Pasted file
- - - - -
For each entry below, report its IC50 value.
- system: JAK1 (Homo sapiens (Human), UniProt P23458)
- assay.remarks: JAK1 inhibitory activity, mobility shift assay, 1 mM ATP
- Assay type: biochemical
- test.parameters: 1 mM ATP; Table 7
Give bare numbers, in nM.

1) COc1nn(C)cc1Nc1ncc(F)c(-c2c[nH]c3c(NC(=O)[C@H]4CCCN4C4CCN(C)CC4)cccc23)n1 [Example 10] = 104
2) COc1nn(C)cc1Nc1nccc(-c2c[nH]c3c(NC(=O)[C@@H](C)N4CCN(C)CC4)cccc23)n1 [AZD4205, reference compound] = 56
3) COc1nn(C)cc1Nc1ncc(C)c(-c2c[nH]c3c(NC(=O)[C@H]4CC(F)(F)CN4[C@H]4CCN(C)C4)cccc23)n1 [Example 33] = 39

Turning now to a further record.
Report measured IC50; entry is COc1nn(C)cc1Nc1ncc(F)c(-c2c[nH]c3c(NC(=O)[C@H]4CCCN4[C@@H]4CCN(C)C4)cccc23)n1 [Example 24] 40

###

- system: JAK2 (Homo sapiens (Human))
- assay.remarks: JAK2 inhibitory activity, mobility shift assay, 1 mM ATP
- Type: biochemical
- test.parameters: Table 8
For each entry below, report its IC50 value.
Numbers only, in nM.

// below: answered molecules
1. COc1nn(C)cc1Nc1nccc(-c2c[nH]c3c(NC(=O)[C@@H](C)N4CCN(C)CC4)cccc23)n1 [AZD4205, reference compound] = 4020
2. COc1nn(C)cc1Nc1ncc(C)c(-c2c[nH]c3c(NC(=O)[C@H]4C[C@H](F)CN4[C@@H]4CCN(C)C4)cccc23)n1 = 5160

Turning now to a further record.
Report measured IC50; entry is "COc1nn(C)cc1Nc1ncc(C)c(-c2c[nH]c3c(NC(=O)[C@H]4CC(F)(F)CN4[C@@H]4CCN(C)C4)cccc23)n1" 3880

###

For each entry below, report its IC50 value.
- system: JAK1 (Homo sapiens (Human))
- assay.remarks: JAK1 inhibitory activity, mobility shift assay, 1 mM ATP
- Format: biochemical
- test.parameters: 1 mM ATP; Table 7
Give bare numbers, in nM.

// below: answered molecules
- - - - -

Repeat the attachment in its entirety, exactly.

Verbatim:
For each entry below, report its IC50 value.
- system: JAK1 (Homo sapiens (Human), UniProt P23458)
- assay.remarks: JAK1 inhibitory activity, mobility shift assay, 1 mM ATP
- Assay type: biochemical
- test.parameters: 1 mM ATP; Table 7
Give bare numbers, in nM.

1) COc1nn(C)cc1Nc1ncc(F)c(-c2c[nH]c3c(NC(=O)[C@H]4CCCN4C4CCN(C)CC4)cccc23)n1 [Example 10] = 104
2) COc1nn(C)cc1Nc1nccc(-c2c[nH]c3c(NC(=O)[C@@H](C)N4CCN(C)CC4)cccc23)n1 [AZD4205, reference compound] = 56
3) COc1nn(C)cc1Nc1ncc(C)c(-c2c[nH]c3c(NC(=O)[C@H]4CC(F)(F)CN4[C@H]4CCN(C)C4)cccc23)n1 [Example 33] = 39

Turning now to a further record.
Report measured IC50; entry is COc1nn(C)cc1Nc1ncc(F)c(-c2c[nH]c3c(NC(=O)[C@H]4CCCN4[C@@H]4CCN(C)C4)cccc23)n1 [Example 24] 40

###

- system: JAK2 (Homo sapiens (Human))
- assay.remarks: JAK2 inhibitory activity, mobility shift assay, 1 mM ATP
- Type: biochemical
- test.parameters: Table 8
For each entry below, report its IC50 value.
Numbers only, in nM.

// below: answered molecules
1. COc1nn(C)cc1Nc1nccc(-c2c[nH]c3c(NC(=O)[C@@H](C)N4CCN(C)CC4)cccc23)n1 [AZD4205, reference compound] = 4020
2. COc1nn(C)cc1Nc1ncc(C)c(-c2c[nH]c3c(NC(=O)[C@H]4C[C@H](F)CN4[C@@H]4CCN(C)C4)cccc23)n1 = 5160

Turning now to a further record.
Report measured IC50; entry is "COc1nn(C)cc1Nc1ncc(C)c(-c2c[nH]c3c(NC(=O)[C@H]4CC(F)(F)CN4[C@@H]4CCN(C)C4)cccc23)n1" 3880

###

For each entry below, report its IC50 value.
- system: JAK1 (Homo sapiens (Human))
- assay.remarks: JAK1 inhibitory activity, mobility shift assay, 1 mM ATP
- Format: biochemical
- test.parameters: 1 mM ATP; Table 7
Give bare numbers, in nM.

// below: answered molecules